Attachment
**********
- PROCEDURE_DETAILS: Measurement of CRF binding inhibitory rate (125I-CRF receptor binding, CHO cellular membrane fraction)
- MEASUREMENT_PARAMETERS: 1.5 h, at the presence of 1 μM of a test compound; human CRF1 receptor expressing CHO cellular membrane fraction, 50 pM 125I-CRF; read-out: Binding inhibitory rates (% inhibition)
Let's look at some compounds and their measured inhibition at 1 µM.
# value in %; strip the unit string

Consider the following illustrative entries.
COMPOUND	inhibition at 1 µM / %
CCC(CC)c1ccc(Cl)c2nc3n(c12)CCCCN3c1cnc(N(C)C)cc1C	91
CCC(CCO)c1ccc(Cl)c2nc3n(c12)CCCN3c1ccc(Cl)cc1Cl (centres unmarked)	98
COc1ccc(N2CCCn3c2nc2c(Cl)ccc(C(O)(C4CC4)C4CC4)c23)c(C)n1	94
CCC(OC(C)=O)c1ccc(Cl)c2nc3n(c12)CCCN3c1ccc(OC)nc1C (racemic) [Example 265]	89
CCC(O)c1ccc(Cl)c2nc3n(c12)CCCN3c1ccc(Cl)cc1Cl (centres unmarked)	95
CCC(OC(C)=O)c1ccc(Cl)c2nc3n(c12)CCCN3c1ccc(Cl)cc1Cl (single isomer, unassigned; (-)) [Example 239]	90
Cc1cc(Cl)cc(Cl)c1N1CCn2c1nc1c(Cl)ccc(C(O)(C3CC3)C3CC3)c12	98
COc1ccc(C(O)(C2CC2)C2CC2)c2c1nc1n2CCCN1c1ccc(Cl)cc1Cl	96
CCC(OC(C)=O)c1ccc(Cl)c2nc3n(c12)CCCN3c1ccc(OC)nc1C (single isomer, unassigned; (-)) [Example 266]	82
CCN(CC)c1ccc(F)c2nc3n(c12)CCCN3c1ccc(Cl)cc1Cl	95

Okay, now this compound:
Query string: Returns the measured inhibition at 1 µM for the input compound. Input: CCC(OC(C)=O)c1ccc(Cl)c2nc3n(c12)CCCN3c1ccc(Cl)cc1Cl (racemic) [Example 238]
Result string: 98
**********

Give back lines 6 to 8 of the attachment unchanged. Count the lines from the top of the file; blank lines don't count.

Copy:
COMPOUND	inhibition at 1 µM / %
CCC(CC)c1ccc(Cl)c2nc3n(c12)CCCCN3c1cnc(N(C)C)cc1C	91
CCC(CCO)c1ccc(Cl)c2nc3n(c12)CCCN3c1ccc(Cl)cc1Cl (centres unmarked)	98